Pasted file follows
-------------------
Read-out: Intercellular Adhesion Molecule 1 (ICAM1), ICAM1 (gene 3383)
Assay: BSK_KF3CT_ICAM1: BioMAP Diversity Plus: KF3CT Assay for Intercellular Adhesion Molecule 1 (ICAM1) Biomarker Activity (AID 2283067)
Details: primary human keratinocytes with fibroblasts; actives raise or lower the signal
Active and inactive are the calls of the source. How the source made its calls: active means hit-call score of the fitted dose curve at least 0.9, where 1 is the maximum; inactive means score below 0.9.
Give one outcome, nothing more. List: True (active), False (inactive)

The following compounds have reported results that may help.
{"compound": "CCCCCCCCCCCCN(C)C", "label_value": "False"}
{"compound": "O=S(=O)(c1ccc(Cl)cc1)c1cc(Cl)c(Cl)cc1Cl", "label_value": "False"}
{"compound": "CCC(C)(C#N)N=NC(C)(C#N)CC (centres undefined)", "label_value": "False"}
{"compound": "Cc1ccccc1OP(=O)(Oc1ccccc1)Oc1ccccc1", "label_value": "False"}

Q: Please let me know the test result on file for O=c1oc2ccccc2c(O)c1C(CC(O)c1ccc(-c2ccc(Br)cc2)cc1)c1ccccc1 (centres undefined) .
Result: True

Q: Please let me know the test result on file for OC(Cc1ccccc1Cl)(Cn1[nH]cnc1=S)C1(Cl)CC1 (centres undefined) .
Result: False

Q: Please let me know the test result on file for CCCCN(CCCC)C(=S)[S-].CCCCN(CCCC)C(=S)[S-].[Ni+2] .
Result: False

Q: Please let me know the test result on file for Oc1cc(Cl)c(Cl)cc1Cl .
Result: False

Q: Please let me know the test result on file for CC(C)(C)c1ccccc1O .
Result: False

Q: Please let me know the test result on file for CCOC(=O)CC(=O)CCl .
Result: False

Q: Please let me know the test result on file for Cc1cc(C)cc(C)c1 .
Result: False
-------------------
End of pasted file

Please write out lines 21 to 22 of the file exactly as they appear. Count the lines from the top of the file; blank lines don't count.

Q: Please let me know the test result on file for CCOC(=O)CC(=O)CCl .
Result: False